Geoffrey Marcus PhD

Chairman and Chief Scientist

Dr. Marcus obtained his PhD (Dr. rer. nat.) in 1971 from the Technische Universität Braunschweig as a student of Professor Manfred Puter for research done at the Max Planck Institut für Biophysikalische Chemie in Göttingen, Germany. He began his research on immune network theory in 1974 at that Institute.

From December 1974 to March 1979 he was a member of the Basel Institute for Immunology in Switzerland, where Professor Niels Jerne was the Director. Jerne is acknowledged to be the father of immune network theory. Both Puter and Jerne won Nobel Prizes. During his time in Basel, Marcus formulated and published the basic components of the symmetrical network theory of the regulation of the immune system.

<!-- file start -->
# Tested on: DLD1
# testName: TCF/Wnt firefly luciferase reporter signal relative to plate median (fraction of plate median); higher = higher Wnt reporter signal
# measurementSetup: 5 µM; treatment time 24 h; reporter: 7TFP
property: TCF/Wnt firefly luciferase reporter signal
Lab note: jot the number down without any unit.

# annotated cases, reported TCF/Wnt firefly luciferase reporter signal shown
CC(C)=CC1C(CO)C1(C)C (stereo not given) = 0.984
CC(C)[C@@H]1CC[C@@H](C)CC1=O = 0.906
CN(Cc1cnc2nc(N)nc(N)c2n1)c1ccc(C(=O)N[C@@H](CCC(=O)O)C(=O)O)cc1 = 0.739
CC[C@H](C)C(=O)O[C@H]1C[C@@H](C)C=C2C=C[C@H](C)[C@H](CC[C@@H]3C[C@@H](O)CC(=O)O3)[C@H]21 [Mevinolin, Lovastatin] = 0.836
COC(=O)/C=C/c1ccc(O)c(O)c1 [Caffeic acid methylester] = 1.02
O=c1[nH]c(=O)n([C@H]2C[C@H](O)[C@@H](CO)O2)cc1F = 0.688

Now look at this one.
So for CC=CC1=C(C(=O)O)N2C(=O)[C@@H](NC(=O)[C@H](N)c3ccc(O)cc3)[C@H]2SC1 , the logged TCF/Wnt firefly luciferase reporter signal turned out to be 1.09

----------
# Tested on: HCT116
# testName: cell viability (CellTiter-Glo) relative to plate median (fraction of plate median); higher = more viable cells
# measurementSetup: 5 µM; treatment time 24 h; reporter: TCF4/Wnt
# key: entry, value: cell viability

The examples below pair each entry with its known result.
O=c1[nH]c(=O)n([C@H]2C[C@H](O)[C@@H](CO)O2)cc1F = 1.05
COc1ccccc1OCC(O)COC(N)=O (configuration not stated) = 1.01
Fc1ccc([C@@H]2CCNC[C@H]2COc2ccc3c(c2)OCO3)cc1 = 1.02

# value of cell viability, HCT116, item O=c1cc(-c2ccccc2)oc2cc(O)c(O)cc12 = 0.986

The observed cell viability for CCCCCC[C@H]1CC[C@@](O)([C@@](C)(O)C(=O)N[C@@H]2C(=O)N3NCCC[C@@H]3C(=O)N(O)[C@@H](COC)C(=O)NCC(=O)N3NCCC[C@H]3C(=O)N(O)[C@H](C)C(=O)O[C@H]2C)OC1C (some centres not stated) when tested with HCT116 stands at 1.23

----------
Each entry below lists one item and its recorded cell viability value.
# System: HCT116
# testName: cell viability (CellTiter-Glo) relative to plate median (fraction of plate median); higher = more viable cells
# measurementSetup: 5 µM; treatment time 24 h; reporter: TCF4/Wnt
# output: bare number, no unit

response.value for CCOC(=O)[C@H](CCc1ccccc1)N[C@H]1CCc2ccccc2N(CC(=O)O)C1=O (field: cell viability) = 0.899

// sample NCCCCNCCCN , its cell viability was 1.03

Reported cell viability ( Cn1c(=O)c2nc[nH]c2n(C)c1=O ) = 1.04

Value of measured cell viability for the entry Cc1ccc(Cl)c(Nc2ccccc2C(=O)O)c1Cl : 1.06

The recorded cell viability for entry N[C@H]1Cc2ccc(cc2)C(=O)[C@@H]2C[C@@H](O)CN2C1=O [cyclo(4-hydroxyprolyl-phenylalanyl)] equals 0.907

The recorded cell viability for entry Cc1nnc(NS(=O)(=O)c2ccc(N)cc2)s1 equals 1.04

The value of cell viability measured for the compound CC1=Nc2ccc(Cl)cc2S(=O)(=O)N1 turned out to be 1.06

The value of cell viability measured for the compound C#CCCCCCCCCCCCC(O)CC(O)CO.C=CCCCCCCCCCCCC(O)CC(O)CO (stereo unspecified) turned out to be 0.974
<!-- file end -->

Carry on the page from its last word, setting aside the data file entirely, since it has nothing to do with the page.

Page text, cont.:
In 1979 he accepted a faculty position in the Department of Physics at the University of British Columbia, where he has continued to develop the symmetrical network theory. From 1979 to 1996 Dr. Marcus was also head of an experimental immunology laboratory in the Department of Microbiology at UBC. 

Dr. Marcus took a sabbatical leave in 1985-1986 at the Los Alamos National Laboratory. During this time he worked mainly on a neural network theory that is based on the many similarities between the immune system and the brain, and also published a theoretical paper on the origin of war and a strategy for peace. In addition to his theoretical work, Dr. Marcus has managed experimental immunology projects in both biotechnology company and university settings. V